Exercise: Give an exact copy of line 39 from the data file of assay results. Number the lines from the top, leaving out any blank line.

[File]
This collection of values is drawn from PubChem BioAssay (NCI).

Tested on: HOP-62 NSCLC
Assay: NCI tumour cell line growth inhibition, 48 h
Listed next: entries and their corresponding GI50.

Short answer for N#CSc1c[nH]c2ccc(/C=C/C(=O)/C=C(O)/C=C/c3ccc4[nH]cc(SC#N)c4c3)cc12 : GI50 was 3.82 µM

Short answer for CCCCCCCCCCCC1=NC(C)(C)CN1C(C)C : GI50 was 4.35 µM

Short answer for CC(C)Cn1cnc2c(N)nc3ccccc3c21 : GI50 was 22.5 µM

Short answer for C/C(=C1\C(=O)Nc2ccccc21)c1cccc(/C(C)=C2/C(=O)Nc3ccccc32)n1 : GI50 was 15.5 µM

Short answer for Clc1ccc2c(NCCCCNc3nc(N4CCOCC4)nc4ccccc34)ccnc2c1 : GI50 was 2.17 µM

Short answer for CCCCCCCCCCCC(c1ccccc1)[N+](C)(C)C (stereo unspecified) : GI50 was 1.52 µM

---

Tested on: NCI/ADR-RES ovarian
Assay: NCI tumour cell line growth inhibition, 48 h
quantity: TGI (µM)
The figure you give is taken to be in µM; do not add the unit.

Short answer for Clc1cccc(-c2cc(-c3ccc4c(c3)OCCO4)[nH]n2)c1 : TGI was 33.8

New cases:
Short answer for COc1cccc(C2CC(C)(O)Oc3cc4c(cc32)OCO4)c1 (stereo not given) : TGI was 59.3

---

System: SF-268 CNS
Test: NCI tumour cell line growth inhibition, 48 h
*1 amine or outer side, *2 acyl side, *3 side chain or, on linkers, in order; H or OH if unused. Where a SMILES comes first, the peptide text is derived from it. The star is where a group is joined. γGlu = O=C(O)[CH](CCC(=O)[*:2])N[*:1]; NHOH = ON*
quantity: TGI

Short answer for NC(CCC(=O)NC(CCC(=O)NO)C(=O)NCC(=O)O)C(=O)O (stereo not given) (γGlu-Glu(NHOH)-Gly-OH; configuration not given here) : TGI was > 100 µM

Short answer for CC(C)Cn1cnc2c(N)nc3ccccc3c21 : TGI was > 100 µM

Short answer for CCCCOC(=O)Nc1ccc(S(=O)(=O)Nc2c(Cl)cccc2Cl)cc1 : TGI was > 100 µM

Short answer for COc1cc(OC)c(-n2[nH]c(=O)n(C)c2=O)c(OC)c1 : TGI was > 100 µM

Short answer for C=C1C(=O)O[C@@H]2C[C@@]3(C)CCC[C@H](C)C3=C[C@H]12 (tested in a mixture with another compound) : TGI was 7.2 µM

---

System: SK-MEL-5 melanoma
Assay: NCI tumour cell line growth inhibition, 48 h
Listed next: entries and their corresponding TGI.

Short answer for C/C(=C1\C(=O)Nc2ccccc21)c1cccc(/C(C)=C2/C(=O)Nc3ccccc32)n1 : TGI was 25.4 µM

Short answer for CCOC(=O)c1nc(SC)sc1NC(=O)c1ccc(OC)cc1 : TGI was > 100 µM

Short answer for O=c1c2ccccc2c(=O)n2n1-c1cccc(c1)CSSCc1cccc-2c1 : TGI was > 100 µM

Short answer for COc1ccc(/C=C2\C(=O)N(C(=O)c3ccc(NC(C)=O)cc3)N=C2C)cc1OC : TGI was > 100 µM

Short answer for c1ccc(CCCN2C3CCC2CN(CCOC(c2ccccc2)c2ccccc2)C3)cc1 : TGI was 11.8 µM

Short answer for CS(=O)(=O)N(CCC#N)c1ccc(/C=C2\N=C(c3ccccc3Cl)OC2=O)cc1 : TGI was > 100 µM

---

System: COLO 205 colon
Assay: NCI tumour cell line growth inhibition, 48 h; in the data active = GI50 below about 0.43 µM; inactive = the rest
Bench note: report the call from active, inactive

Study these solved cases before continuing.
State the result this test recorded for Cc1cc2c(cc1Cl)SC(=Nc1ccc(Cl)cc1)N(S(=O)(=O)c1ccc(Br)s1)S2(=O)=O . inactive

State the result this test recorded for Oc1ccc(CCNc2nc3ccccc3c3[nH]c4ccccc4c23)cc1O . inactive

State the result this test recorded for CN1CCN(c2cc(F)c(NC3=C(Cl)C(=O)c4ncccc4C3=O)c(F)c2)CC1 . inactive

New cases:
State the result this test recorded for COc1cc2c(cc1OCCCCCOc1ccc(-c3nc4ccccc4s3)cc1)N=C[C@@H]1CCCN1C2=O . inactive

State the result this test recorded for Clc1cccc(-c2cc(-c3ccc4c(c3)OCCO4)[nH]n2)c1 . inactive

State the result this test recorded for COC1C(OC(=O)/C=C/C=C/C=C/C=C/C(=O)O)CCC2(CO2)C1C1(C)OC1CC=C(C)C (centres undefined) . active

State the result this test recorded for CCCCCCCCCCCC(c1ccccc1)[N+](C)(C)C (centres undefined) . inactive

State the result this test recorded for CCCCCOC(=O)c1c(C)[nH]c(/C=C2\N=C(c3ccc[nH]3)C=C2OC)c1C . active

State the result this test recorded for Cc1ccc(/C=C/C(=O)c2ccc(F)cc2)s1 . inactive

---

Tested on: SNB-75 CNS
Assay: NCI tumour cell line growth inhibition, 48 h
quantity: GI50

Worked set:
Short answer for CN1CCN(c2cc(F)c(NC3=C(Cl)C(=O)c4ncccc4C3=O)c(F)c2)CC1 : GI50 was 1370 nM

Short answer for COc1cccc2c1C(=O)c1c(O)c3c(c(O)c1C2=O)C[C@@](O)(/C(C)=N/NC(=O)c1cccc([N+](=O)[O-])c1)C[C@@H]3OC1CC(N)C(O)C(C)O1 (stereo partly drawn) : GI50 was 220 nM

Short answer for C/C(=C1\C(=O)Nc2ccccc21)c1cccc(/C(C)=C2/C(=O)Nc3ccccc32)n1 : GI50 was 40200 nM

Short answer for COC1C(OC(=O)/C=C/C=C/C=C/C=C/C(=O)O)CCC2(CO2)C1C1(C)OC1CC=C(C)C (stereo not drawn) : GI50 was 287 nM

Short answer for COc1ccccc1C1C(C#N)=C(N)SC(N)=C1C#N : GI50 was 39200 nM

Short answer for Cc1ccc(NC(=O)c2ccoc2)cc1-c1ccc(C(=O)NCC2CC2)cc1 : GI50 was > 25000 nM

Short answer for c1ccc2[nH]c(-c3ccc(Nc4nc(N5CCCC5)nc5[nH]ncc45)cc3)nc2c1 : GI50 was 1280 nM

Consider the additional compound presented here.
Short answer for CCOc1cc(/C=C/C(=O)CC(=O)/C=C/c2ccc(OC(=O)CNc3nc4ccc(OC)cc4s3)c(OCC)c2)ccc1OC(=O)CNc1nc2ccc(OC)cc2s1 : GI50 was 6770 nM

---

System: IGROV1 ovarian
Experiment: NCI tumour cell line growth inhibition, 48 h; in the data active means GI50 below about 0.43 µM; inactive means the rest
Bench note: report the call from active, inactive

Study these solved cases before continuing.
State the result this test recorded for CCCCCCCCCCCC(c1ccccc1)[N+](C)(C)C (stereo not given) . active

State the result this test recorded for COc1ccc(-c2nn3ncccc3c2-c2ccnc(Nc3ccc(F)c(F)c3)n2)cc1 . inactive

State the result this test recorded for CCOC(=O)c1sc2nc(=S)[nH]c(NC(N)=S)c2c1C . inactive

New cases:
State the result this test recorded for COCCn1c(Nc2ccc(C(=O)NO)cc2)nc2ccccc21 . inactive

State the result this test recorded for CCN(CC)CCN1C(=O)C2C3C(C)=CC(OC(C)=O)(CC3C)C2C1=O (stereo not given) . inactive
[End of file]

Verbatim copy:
---